The methods and channels that may be used in the disposition or sale of recovered items are uncertain at present and may include several alternatives. Ready access to buyers for any artifacts or other valuable items recovered cannot be guaranteed. Delays in the disposition of such items could adversely affect our cash flow.

Legal, political or civil issues could interfere with our recovery operations.

Legal, political or civil initiatives of countries and/or major maritime governments could restrict access to shipwrecks or interfere with our search and recovery operations.

Objects we recover could be stolen from us.

If we locate a shipwreck and assert a valid claim to items of value, there is a risk of theft of such items at sea both before and after their recovery, by “pirates” or poachers and while in transit to a safe destination. Such thefts may not be adequately covered by insurance.

We face competition from others.

There are a number of competing entities engaged in various aspects of the shipwreck business, and in the future other competitors may emerge. One or more of these competing entities may locate and recover a shipwreck that we intend to locate and recover. In addition, these competing entities may be better capitalized and may have greater resources to devote to their pursuit of the shipwreck.

We may be unable to get permission to conduct salvage operations.

It is possible we will not be successful in obtaining title or permission to excavate certain wrecks. In addition, permits that are sought for the projects may never be issued, and if issued, may not be legal or honored by the entities that issued them.

Changes in our business strategy or restructuring of our businesses may increase our costs or otherwise affect the profitability of our businesses or segments.

As changes in our business environment occur we may need to adjust our business strategies to meet these changes or we may otherwise find it necessary to restructure our operations or particular businesses or assets. When these changes or events occur, we may incur costs to change our business strategy and may need to write down the value of assets. In any of these events our costs may increase, and we may have significant charges associated with the write-down of assets.

We may be unsuccessful in raising the necessary capital to fund operations and capital expenditures.

Our ability to generate cash flow is dependent upon the success of our ability to recover and monetize high-value shipwrecks. However, we cannot guarantee that the sales of our products and other available cash sources will generate sufficient cash flow to meet our overall cash requirements. If cash flow is not sufficient to meet our business requirements, we will be required to raise additional capital through other financing activities. While we have been successful in raising the necessary funds in the past, there can be no assurance we can continue to do so in the future.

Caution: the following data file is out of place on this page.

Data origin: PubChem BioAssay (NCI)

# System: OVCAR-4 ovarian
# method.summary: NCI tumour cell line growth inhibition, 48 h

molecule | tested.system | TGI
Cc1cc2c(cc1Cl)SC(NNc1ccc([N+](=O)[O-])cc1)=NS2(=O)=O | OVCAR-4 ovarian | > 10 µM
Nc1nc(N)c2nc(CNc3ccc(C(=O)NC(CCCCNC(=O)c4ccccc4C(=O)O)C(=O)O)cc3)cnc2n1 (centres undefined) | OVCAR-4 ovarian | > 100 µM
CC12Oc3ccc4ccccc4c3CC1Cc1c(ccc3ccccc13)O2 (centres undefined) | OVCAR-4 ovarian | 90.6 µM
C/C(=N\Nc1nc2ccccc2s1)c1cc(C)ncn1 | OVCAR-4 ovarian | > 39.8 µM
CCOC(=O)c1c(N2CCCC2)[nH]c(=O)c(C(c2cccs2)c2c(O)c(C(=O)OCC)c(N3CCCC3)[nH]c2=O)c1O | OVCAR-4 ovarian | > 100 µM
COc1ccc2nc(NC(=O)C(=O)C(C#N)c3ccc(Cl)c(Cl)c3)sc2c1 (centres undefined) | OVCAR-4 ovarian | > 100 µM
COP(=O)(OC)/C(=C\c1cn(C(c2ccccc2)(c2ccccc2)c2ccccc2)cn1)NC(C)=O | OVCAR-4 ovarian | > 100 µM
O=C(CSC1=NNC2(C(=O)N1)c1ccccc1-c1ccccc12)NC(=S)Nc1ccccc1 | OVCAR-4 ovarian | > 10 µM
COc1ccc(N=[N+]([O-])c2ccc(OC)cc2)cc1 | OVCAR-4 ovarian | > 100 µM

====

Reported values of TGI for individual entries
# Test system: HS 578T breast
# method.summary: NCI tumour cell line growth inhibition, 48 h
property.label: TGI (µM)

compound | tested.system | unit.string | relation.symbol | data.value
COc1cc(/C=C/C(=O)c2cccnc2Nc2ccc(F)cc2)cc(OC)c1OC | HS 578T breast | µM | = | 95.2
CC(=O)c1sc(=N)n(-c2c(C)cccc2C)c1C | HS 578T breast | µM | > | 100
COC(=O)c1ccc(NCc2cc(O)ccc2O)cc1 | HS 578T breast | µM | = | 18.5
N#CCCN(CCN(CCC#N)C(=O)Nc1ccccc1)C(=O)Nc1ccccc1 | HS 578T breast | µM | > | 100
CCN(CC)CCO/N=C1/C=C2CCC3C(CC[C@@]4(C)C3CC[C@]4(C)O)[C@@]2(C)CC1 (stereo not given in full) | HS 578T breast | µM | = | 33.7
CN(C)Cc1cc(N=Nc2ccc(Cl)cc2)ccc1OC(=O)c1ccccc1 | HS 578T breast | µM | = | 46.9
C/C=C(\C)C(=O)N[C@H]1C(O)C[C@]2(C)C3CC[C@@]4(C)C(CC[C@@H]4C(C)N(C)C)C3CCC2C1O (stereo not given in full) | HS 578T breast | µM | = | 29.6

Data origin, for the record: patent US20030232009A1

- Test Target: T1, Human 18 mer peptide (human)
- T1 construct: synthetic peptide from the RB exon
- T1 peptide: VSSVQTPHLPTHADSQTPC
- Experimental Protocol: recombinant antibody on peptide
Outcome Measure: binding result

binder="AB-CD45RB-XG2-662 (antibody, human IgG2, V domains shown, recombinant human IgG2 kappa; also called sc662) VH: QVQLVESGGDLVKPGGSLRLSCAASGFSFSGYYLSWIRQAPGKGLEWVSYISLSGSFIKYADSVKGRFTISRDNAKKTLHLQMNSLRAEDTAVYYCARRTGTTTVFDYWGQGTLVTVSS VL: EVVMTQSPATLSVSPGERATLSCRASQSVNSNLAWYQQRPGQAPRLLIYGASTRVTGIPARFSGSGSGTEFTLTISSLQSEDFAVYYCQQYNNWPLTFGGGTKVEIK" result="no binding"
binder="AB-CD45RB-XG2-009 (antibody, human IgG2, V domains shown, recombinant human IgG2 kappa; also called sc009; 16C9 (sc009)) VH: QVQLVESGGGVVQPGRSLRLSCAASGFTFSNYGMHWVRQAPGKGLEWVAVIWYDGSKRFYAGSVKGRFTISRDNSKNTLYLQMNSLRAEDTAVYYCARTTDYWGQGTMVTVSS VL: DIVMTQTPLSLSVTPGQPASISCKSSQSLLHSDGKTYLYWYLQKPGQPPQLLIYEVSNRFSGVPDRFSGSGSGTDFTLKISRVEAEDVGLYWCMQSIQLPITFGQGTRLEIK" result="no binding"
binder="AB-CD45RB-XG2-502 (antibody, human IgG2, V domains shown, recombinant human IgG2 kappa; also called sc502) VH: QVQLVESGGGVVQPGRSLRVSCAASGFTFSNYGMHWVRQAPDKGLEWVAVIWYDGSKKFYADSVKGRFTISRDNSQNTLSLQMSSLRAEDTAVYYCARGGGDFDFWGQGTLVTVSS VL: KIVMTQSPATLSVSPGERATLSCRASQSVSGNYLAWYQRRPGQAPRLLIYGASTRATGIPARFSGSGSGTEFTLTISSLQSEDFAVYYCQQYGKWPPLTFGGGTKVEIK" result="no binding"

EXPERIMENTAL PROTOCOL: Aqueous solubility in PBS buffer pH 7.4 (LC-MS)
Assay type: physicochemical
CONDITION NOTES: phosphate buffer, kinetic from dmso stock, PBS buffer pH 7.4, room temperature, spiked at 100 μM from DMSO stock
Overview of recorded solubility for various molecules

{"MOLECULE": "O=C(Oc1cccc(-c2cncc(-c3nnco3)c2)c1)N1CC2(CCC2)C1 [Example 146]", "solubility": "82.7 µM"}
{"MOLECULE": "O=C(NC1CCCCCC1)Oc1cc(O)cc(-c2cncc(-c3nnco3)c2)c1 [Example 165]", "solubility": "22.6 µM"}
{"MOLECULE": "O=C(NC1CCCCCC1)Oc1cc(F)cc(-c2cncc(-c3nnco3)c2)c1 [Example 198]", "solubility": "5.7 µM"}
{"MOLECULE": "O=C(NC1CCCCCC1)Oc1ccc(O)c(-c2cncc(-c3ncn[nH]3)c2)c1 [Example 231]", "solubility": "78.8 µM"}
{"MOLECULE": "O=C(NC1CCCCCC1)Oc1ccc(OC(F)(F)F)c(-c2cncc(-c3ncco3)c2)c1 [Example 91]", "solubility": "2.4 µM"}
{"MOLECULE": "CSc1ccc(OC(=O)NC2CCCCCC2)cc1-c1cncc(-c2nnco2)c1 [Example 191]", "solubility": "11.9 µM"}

We depend on key employees and face competition in hiring and retaining qualified employees.

Our employees are vital to our success, and our key management and other employees are difficult to replace. We currently do not have employment contracts with our key employees or officers. Further, we do not maintain key person life insurance on any of our employees. We may not be able to retain highly qualified employees in the future which could adversely affect our business.

Our articles of incorporation authorize generic preferred stock.

Our articles of incorporation initially authorized the issuance of up to 10,000,000 shares of preferred stock, 190,000 shares of which have been retired. As a result, we are authorized to issue up to 9,810,000 shares of preferred stock. Our board of directors has the right to establish the terms, preference, rights and restrictions of the preferred stock. Such preferred stock could be issued with terms, rights, preferences and restrictions that could discourage other persons from attempting to acquire control and thereby insulate incumbent management. In certain circumstances, the existence of corporate devices that would inhibit or discourage takeover attempts could have a negative effect on the market value of our common stock. Our Board of Directors has designated 7,340,000 shares of our preferred stock as Series D Convertible Preferred Stock, which we refer to as Series D Preferred Stock, 20 shares of our preferred stock as Series E Convertible Preferred Stock, which we refer to as Series E Preferred Stock, and 30 shares of our preferred stock as Series F Convertible Preferred Stock, which we refer to as Series F Preferred Stock. As of March 1, 2008, we have outstanding (a) 6,900,000 shares of Series D Preferred Stock, (b) warrants to purchase an aggregate of 440,000 shares of Series D Preferred Stock, (c) 13 shares of Series E Preferred Stock, and (d) 22 shares of Series F Preferred Stock.

 

This list does not purport to describe all of the risk factors relating to Odyssey’s business. For a more detailed description of risk factors relating to the Company, interested parties should review the Company’s most recent Forms 10-K and 10-Q on file with the Securities and Exchange Commission. Copies may also be obtained by contacting the Company at the following address:

Odyssey Marine Exploration

5215 W. Laurel Street

Tampa, Florida  33607

Phone (813) 876-1776      Fax (813) 876-1777

Attention: Corporate Secretary